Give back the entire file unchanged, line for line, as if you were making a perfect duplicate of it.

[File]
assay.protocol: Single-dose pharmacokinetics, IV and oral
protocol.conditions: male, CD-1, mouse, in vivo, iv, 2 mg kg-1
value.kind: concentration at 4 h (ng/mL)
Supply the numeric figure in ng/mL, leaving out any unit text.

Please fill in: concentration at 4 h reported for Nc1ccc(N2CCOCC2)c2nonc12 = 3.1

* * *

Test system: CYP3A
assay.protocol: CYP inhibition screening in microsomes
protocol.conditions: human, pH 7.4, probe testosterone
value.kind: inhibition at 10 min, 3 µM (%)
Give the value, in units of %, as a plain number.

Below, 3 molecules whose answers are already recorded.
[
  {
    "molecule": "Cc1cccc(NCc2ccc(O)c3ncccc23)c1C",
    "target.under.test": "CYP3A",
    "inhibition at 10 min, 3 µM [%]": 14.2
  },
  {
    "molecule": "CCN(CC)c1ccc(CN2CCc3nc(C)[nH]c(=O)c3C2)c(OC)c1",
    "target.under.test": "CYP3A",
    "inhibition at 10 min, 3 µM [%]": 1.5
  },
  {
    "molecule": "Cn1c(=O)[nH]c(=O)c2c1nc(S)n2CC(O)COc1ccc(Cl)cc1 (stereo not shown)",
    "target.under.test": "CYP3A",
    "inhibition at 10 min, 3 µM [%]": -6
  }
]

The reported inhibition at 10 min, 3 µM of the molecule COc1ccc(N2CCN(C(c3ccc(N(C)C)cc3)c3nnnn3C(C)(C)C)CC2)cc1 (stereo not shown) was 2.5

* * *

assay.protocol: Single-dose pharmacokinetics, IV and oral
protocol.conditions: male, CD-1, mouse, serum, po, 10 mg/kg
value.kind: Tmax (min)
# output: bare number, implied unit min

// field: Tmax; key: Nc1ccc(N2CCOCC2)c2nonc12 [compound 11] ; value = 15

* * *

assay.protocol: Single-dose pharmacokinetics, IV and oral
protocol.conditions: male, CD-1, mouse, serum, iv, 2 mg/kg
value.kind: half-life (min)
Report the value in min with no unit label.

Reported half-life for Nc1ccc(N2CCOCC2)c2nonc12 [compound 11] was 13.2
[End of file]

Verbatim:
assay.protocol: Single-dose pharmacokinetics, IV and oral
protocol.conditions: male, CD-1, mouse, in vivo, iv, 2 mg kg-1
value.kind: concentration at 4 h (ng/mL)
Supply the numeric figure in ng/mL, leaving out any unit text.

Please fill in: concentration at 4 h reported for Nc1ccc(N2CCOCC2)c2nonc12 = 3.1

* * *

Test system: CYP3A
assay.protocol: CYP inhibition screening in microsomes
protocol.conditions: human, pH 7.4, probe testosterone
value.kind: inhibition at 10 min, 3 µM (%)
Give the value, in units of %, as a plain number.

Below, 3 molecules whose answers are already recorded.
[
  {
    "molecule": "Cc1cccc(NCc2ccc(O)c3ncccc23)c1C",
    "target.under.test": "CYP3A",
    "inhibition at 10 min, 3 µM [%]": 14.2
  },
  {
    "molecule": "CCN(CC)c1ccc(CN2CCc3nc(C)[nH]c(=O)c3C2)c(OC)c1",
    "target.under.test": "CYP3A",
    "inhibition at 10 min, 3 µM [%]": 1.5
  },
  {
    "molecule": "Cn1c(=O)[nH]c(=O)c2c1nc(S)n2CC(O)COc1ccc(Cl)cc1 (stereo not shown)",
    "target.under.test": "CYP3A",
    "inhibition at 10 min, 3 µM [%]": -6
  }
]

The reported inhibition at 10 min, 3 µM of the molecule COc1ccc(N2CCN(C(c3ccc(N(C)C)cc3)c3nnnn3C(C)(C)C)CC2)cc1 (stereo not shown) was 2.5

* * *

assay.protocol: Single-dose pharmacokinetics, IV and oral
protocol.conditions: male, CD-1, mouse, serum, po, 10 mg/kg
value.kind: Tmax (min)
# output: bare number, implied unit min

// field: Tmax; key: Nc1ccc(N2CCOCC2)c2nonc12 [compound 11] ; value = 15

* * *

assay.protocol: Single-dose pharmacokinetics, IV and oral
protocol.conditions: male, CD-1, mouse, serum, iv, 2 mg/kg
value.kind: half-life (min)
Report the value in min with no unit label.

Reported half-life for Nc1ccc(N2CCOCC2)c2nonc12 [compound 11] was 13.2